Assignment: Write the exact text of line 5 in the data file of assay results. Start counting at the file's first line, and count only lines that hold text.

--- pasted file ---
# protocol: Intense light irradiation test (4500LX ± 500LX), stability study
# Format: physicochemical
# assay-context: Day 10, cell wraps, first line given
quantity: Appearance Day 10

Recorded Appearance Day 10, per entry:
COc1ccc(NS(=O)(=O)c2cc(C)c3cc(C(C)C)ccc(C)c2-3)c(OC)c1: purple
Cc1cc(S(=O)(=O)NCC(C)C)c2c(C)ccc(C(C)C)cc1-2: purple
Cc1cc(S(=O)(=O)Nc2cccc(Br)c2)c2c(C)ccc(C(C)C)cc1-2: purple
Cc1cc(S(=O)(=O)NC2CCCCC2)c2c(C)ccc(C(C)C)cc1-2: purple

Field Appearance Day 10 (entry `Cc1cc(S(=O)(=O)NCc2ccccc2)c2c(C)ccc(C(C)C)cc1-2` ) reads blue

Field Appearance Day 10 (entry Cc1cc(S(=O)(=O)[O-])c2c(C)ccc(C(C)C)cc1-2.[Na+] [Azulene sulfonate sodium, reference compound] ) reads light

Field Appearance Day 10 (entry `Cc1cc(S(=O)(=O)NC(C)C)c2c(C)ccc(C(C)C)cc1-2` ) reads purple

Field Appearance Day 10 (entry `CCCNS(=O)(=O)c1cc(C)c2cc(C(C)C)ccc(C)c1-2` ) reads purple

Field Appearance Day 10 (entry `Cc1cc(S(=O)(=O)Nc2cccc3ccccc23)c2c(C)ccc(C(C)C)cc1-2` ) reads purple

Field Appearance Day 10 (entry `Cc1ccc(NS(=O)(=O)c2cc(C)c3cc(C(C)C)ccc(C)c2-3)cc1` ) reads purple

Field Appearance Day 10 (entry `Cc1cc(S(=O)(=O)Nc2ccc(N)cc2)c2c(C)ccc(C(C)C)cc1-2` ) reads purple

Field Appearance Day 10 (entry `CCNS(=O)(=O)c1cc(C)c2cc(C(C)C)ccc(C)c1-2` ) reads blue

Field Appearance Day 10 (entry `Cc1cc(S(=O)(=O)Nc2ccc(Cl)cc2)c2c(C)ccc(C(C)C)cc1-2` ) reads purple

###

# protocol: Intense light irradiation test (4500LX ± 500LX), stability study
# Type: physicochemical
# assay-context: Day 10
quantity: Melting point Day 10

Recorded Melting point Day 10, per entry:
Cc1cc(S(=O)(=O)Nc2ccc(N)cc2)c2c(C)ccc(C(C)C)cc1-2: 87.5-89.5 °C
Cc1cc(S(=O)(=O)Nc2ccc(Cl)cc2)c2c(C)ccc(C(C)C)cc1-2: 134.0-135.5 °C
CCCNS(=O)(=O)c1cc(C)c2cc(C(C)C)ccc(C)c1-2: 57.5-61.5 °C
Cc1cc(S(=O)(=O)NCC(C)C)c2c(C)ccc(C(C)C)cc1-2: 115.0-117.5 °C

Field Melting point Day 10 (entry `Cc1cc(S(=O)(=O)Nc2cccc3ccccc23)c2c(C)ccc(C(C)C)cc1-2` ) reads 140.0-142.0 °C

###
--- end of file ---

Recorded Appearance Day 10, per entry: